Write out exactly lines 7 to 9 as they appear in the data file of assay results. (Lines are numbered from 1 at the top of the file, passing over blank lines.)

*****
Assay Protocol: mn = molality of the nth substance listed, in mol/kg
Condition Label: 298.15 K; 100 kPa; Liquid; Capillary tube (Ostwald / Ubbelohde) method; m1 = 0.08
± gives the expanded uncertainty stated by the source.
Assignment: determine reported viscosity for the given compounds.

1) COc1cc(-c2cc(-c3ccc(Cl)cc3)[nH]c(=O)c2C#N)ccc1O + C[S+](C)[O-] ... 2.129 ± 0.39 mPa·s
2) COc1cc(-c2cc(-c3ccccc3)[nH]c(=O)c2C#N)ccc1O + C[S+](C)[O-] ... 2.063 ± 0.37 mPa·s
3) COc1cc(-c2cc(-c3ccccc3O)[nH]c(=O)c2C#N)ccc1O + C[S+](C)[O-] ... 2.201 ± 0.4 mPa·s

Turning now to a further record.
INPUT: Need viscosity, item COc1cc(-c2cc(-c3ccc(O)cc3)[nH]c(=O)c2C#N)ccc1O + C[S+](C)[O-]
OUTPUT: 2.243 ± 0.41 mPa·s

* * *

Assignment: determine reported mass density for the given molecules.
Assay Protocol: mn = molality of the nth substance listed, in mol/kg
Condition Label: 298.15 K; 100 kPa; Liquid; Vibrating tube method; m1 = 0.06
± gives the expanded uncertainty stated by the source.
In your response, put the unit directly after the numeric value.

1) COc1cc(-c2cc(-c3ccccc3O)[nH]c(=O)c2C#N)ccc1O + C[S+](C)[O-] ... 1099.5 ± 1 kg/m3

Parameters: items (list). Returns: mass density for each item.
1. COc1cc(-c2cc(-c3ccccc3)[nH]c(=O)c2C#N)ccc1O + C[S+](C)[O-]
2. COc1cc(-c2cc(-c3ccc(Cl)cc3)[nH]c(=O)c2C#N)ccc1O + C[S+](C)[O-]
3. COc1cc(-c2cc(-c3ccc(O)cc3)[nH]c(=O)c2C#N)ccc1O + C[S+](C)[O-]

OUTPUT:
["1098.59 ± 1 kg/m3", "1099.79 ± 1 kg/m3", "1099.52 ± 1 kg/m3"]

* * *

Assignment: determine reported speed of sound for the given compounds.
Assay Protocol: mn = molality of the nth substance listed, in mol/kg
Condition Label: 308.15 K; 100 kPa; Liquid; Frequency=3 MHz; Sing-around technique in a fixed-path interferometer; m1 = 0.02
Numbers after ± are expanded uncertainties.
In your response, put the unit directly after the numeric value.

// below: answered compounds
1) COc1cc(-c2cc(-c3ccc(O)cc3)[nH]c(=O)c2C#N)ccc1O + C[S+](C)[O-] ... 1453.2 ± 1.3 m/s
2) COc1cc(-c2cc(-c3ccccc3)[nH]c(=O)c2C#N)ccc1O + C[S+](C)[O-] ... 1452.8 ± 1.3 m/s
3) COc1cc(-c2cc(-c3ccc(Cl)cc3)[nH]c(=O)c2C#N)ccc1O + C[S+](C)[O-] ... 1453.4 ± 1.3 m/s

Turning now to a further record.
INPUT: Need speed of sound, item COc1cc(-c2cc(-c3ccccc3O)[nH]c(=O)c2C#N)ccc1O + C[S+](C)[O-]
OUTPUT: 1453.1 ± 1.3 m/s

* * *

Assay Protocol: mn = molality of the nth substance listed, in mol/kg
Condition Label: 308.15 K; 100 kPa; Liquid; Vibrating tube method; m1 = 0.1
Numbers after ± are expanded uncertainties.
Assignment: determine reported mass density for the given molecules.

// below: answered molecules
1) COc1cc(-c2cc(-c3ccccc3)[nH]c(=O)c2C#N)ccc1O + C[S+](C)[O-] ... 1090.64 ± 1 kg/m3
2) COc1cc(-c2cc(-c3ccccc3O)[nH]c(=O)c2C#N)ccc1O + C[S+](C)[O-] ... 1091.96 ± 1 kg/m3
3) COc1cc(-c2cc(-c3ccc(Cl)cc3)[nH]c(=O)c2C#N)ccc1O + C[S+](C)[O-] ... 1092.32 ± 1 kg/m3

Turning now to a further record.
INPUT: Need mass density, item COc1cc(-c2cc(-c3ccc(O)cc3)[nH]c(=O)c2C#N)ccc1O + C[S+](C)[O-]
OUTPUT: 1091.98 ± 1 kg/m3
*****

3) COc1cc(-c2cc(-c3ccccc3O)[nH]c(=O)c2C#N)ccc1O + C[S+](C)[O-] ... 2.201 ± 0.4 mPa·s

Turning now to a further record.
INPUT: Need viscosity, item COc1cc(-c2cc(-c3ccc(O)cc3)[nH]c(=O)c2C#N)ccc1O + C[S+](C)[O-]